2007 in South Africa, despite the fruit losses during the harvest rains, was a challenging growing season, yet one that produced wines with saturated colour and outstanding aroma intensity, big, complex structures and fruit opulence.
The cooler weather later in the season was ideal for later-ripening, thicker-skinned grapes like Shiraz and Cabernet. Luckily, no overripening took place thanks to the heatweave in January which concentrated flavours. Colour and fruit extract are impressive, and the top wines are powerful, mouthfilling, and succulent.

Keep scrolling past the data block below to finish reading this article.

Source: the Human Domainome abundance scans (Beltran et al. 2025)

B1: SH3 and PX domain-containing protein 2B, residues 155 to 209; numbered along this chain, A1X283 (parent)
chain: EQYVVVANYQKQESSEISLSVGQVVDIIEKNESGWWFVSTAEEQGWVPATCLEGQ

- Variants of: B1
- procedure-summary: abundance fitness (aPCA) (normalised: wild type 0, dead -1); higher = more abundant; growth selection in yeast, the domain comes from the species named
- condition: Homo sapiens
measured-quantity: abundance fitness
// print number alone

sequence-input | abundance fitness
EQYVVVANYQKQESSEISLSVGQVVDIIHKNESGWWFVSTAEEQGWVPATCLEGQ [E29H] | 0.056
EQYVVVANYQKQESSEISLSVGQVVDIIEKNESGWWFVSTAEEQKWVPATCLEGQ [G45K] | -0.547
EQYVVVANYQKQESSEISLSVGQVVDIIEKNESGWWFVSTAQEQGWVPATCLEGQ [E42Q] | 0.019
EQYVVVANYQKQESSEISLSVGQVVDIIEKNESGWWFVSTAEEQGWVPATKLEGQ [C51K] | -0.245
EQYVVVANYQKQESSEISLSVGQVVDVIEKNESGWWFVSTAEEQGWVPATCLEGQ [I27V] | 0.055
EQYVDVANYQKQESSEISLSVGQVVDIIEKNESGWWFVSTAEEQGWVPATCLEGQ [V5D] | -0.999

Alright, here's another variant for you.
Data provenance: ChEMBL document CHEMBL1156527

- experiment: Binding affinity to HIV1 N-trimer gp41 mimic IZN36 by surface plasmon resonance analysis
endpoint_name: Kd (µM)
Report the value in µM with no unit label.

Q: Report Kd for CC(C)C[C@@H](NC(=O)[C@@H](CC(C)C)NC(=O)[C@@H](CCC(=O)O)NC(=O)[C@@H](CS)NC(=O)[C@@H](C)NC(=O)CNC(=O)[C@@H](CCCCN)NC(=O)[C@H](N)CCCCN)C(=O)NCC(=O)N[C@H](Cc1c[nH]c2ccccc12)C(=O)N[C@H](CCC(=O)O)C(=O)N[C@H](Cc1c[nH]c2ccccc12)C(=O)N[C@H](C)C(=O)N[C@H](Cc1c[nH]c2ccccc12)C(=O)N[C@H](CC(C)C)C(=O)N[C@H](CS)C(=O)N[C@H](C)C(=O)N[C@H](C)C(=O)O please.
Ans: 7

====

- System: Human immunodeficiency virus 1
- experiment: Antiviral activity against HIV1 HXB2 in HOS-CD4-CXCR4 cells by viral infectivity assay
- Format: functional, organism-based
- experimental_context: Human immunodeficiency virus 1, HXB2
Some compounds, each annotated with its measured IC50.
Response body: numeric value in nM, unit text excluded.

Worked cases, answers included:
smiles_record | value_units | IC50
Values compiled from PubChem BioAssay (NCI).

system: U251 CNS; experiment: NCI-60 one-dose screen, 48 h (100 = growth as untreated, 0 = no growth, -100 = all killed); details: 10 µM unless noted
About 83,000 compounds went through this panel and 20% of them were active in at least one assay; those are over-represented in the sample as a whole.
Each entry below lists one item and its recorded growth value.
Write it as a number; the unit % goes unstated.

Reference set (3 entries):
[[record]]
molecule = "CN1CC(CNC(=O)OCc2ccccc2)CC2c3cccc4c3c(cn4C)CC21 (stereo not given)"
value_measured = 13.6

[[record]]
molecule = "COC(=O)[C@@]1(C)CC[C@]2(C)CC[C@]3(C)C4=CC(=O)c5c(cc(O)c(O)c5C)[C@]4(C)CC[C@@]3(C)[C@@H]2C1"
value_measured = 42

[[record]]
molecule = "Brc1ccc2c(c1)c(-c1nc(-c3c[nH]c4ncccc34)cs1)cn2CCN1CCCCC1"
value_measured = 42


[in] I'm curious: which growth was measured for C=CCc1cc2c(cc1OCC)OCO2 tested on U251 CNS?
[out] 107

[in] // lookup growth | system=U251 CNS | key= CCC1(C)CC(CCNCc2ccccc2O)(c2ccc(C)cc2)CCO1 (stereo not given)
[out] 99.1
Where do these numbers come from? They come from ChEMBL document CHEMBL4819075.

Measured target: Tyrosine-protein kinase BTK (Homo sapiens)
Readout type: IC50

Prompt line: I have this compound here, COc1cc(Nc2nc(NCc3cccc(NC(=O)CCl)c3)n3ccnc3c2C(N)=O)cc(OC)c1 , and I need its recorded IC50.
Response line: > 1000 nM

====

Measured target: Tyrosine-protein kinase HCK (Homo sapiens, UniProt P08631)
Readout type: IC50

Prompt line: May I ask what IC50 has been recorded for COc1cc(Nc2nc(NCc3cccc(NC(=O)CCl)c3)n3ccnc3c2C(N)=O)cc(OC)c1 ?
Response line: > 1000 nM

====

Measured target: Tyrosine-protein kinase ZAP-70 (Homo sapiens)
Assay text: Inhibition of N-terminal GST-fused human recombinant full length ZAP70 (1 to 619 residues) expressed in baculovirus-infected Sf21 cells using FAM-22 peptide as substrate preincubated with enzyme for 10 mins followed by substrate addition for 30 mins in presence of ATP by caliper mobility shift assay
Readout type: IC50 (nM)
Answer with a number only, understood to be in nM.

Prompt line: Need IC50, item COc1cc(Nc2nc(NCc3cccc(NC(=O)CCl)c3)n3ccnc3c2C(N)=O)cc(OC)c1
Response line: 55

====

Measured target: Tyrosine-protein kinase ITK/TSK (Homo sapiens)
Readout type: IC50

Notably, cooler coastal regions like Walker Bay, Elgin, Cape Point and Constantia were spared from the effects of the heatwave. Shiraz and Cabernet Sauvignon hence managed to preserve a firm tannic structure that allowed them to age well. Pinotage and Pinot Noir were also successful, showing finesse, balance and well-defined flavours.
Further west in Darling, Pinotage is promising. Paarl registered one of its best-ever growing seasons, with the cool conditions resulting in good natural acidity. Vibrant, flavour-charged wines came from this region.